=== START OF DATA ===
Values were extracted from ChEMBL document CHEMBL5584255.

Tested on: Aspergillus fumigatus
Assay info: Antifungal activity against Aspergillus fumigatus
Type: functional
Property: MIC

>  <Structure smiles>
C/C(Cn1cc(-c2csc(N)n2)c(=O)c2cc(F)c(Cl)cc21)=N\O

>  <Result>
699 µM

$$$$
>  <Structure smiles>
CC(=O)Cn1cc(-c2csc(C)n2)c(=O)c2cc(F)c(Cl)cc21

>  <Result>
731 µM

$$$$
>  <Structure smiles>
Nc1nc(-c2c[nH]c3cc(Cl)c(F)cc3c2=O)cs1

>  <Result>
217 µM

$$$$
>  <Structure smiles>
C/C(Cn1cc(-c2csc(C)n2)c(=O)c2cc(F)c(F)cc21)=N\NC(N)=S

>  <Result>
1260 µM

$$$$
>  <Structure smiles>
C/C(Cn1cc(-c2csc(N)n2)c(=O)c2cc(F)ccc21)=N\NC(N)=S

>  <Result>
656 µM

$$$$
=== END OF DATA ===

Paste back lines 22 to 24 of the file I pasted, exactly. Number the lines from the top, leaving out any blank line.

C/C(Cn1cc(-c2csc(C)n2)c(=O)c2cc(F)c(F)cc21)=N\NC(N)=S

>  <Result>
1260 µM